I also have a Galaxy Tab and that is much more useful in the field because you can drag and drop files in Android and the XQD is powered by the USB3. It's a more versatile OS.

      I like the Surface Pro too. Don't own one, but I do like 'em. Tres funky.

    • That's definitely an interesting concept, my main concern would be using it as an actual laptop since that keyboard layout would make you want to push it further out and it's already a decently sized computer. Then there's the hinge in the back which on a desk pushes up the back of the computer, it's definitely something I'd want to test drive a bit unless I was using it at a desk primarily.

      The niche I see that laptop filling is for the power user who needs a second display that they can take with them while traveling or going somewhere where they can sprawl out a little bit with it. For that it's an awesome concept, I would love to have the LR second screen option on it. And hopefully this is the way that PC makers go with a few more unique designs chasing those niches, you're giving some things up but it could have a big impact on productivity for some workflows.

    • Not disagreeing with you, but I’m still using my MacBook Air (Mid 2013 model). I love it and it works great. I’m a pretty simple user that only cares to write articles, check e-mail, and reply to texts, so I’m probably not in the same demographic as you are. If anything, this post makes me feel good to still be rocking my MacBook Air. It sounds like I’m not missing much. LOL

    • glad you wrote this. I have been looking at the Surface for a while now and wondering if it will make work “easier?”


      hmmmh


      saw yesterday that the Suface Pro X was announced ....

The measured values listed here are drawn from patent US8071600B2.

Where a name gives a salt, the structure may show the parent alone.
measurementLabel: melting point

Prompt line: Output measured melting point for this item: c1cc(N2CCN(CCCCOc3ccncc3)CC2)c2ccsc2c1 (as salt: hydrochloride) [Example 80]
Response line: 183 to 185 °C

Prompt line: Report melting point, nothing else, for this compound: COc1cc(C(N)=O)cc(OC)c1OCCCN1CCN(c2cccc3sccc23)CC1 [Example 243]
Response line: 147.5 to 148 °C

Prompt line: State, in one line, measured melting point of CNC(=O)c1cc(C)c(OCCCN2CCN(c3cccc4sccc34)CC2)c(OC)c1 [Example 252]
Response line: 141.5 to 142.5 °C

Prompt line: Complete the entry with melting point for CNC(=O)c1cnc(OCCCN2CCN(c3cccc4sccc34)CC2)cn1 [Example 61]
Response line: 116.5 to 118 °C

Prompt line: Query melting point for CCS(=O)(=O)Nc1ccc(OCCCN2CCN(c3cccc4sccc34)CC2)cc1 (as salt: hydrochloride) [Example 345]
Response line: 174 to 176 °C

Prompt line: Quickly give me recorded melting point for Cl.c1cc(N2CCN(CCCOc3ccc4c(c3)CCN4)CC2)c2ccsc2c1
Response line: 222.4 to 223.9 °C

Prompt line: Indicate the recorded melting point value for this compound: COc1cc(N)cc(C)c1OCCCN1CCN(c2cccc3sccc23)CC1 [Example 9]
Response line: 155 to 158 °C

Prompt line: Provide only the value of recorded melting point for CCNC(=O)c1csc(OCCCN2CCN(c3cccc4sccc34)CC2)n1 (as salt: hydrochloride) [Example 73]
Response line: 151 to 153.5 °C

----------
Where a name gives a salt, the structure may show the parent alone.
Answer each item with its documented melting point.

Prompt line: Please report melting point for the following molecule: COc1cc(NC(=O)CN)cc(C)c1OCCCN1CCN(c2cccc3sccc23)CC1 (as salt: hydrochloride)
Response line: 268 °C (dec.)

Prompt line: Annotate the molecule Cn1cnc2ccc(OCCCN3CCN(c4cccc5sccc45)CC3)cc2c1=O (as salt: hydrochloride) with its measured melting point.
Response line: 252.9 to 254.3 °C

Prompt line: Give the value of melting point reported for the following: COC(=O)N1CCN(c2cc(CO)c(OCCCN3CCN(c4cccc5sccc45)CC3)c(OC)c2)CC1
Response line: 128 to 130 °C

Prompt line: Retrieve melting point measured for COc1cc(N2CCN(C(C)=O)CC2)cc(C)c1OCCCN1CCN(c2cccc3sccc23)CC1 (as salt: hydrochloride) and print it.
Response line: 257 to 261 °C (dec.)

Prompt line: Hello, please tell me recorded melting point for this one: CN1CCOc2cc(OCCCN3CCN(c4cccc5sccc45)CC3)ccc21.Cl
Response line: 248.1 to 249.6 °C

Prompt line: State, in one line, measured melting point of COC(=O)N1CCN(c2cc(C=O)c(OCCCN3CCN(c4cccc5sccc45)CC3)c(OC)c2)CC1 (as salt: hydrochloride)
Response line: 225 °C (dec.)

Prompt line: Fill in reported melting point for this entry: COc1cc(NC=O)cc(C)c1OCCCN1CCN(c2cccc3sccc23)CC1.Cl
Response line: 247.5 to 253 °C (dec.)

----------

• I'm getting close to springing for the Zenbook Duo. Watching Sara use Premiere and Lightroom on the Duo at the end of this pretty much sold me. It's not anything like that on my MacBook Pro.

    • The lower screen is a good form factor for housing Photoshop toolbars and Premiere timelines. Load it with RAM and storage for your creative projects.

    • On second thought, you might want to wait to see what Apple announces this October. They have a tendency to overhaul their MacBook Pros every three years, and the dated MacBook Touch Bar was announced three years ago. There’s a possibility it could be very competitive specs wise to the Duo, though it will definitely not have two screens.

    • Well I finally broke down and bought the 16-inch MacBook Pro given the positive experiences I’ve been reading about. It’s just too much work to switch to Windows after all the apps I have and the rest of my stuff.

      By the time I got the 64 GB of RAM, 4 TB of SSD, upgraded graphics, processor and Appkecare, it came in at $5,766.74. 😢🤷💩💰

    • I hope you have a strategy for keeping it cool. I haven't used the more recent Adobe products but when I used to use Adobe, a Macbook Pro's fans began sounding like a jet engine when the processor was being pounded.

    • As the rumors go, when Jony Ive left the company, the engineers had more latitude to make the devices a little thicker to provide better cooling and keyboard travel.

      I’ll soon find out because I received a loaded beast today: